It’s the brutally early hour of 9:30 a.m., and I’m at the press showing for Lou Reed: Caught Between the Twisted Stars, the new exhibit of the songwriter’s archives. (It’s now open to the public, no need to suffer.) The New York Times was given a sneak peak of the exhibit, housed at the New York Public Library for the Performing Arts at Lincoln Center, presumably because when you help start the Iraq War, you get to set your own hours. For everybody else, getting a press preview of the Fender 12 used for the Velvet Underground reunion and the receipt for the dog collar worn on the cover of Rock ‘n’ Roll Animal meant waking up right around Candy Darling’s bedtime.
The guided tour was co-led by Jason Stern (Reed’s Technical Director and archivist) and Don Fleming (Reed’s archivist, who may also be familiar to a certain type as the guitarist/vocalist in Gumball and the producer of one of the best Pacific Northwest rock albums of the 1990s), with occasional interjections by the exhibit’s co-curator (and Reed’s widow), the revered visual artist and avant-Sprechgesang-er Laurie Anderson.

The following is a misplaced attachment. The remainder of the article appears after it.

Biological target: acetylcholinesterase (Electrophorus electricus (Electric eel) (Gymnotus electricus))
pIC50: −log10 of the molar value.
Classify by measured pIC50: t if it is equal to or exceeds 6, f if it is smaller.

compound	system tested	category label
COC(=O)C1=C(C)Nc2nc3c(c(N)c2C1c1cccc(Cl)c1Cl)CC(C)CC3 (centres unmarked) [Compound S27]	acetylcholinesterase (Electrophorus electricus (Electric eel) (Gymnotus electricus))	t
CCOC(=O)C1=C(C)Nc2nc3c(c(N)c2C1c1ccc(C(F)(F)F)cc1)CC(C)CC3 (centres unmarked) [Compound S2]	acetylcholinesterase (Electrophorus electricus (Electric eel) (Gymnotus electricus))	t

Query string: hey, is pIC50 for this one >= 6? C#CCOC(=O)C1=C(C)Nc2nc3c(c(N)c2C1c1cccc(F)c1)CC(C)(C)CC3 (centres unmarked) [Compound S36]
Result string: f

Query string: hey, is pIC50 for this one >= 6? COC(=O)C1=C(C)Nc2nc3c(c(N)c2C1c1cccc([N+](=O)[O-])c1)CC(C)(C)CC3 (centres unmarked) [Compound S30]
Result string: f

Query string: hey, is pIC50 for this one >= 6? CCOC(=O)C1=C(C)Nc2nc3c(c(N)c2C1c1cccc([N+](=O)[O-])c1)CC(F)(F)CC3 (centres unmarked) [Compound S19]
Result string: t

In theory, rock ’n’ roll doesn’t belong in a library. Outside certain Van Halen-esque sex-scenarios, the ethos of R&B’s thick witted step-child is built on the idea that school is perpetually out. It’s a bad theory. For one, rock ’n’ roll is nearly a century old; it’s as much an anachronism as books. Secondly, Lou Reed, the pride of Freeport, Long Island, who, with the Velvet Underground, created a viable alternative to the Beatles—and who would later lend his penetrating hepness to poetry, tai chi, and Metallica—rarely subscribed to any theory so existentially limiting as “rock ’n’ roll is this, book learnin’ is that.” Rock ’n’ roll, as far as it might matter anyway, was whatever Lou Reed was into at the time.